I grew up with war. It has pervaded American society for most of my life. Just as the spectacle of war wore off on me as I matured, I believe it has also worn off on the American public. As I’ve called or written my Congresswomen to express my concern over another war, I’ve seen others do the same. Americans are engaged over this war. I only hope fatigue does not make us forget. If we steadfastly tell our representatives to do what is best for America, to wage peace not war, then we may yet recapture some of that jubilation, and sense of possibility, that was there the night the Wall came down. A hope for a new age, not locked in ideological conflict, and chopped up into cold iron blocs.

Buddhism and Losing Your iPhone

2 Jun

buddha statue



I slid my hands along my thigh, doing my usual self pat-down as I left a club late one evening in Berlin. The sun was just stretching its rosy fingers over the square buildings and I was feeling good. Until, I wasn’t feeling something. Something that should have been there. Namely, a little rectangular prism, designed by Apple in California. I had somehow managed to lose my iPhone. At first, the usual panic sets in, I try to explain to a bartender who could not care less about my existential plight. It’s like a death in the family really. First I tried denial, then bargaining, and by the train ride home later in the morning, I still wasn’t at acceptance. I was still at anger. Anger at myself, my pants, the oddly shaped chairs in the outdoor part of the club that forced you to recline just a little, which I’m sure caused that little has-been status symbol to slither out of my pocket.

I did the rounds within the next week, calling the club, trying to see if the phone company could find it. Of course I hadn’t registered find my phone, or synced my contacts in ages. I’d never lost a phone, so I reasoned I didn’t need to. By the next Friday, after turning up zero leads, I resigned myself to the fact that my phone was probably serving a new master, or had been cannibalized for parts to repair other phones. I was mostly concerned about money at this point. Back in the U.S. I have a backup phone circa 2006, but living in Germany, I’d have to invest in an entirely new phone at retail, as well as a new simcard that would be useless to me in two months. So out of no more noble motivation than cheapness, I decided to live without a phone for the rest of my time here.

The withdrawal symptoms were almost debilitating at first. I don’t consider myself one of the worst smartphone addicts out there, but I did have an almost physical reaction to being without it. I was a little twitchy, and those little moments of nothingness throughout the day, were once again, voids. For example, boiling water, or waiting for a train. I would invariably reach for my phone, send a text, check Facebook, or even check my WordPress comments. Now, I would pace around waiting, fidgeting. It really was a pathetic sight for a few days. I began to realize just how much the phone entered into my life. I don’t mean in a meaningful, or deep way, that it changed my life, the way an Apple commercial would have us believe. I’m referring here, to the sheer amount of times it chimed at me, demanded attention, or a reply. My mind was no longer buzzing with notifications, or tweets, but it buzzed with the fear that I was missing those same notifications or tweets, or likes.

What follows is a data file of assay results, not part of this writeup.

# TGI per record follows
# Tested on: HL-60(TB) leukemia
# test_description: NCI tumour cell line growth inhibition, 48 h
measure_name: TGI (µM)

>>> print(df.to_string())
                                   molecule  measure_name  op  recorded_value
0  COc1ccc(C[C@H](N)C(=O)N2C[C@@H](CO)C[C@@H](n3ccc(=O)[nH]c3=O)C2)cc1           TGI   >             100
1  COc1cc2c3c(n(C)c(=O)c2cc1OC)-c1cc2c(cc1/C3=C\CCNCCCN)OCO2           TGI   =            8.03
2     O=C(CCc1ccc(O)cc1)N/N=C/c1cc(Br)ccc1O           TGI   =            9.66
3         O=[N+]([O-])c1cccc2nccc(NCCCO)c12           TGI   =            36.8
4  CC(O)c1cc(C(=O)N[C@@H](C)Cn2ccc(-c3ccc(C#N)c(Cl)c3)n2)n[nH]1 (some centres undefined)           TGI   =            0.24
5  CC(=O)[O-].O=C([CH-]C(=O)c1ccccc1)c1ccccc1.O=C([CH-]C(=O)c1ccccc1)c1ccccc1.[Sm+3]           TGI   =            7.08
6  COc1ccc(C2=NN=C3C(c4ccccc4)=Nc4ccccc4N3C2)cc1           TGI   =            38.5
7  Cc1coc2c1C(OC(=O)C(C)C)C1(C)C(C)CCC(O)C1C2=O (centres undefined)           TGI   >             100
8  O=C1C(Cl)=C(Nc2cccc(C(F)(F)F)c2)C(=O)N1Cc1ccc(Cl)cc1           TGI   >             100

But by the second week, I was noticing more than the void. My mind started to become quiet, tranquil even, but most importantly, less frenetic.  It was no longer time that demanded to be filled, but time that became a possibility. Those small spaces of waiting became pure potentiality. I started to carry a book with me almost everywhere, to soak up that time. Reading has always been one of my hobbies, but I’ve engaged in my reading more often, and on a deeper level, than I have for years. I’ve also been able to talk to people. Without my little white earplugs, zipping up my snug electronic cocoon, I’ve had to give people directions, answer questions, and help them buy train tickets. I know, what a hassle! But you know what? I’ve liked it. Because that’s real. Real life is out there, not inside the little brick I carried around like my firstborn. This is a trite observation to some, but it took losing my phone for me to realize how it was crippling me. It was crippling me socially. I was locked inside it’s warm embrace of music, positive feedback and “likes” I’d get on funny videos I’d post. These were crutches. I could disappear inside my phone, check out of real life at any time I wanted or felt uncomfortable. It was crippling me intellectually. My attention span was noticeably shrinking. I had become so used to reading five minute snippets of text, that reading something long and involved was becoming increasingly difficult. Of course all these distractions exist on my laptop as well, but the accessibility of the phone made it compulsive.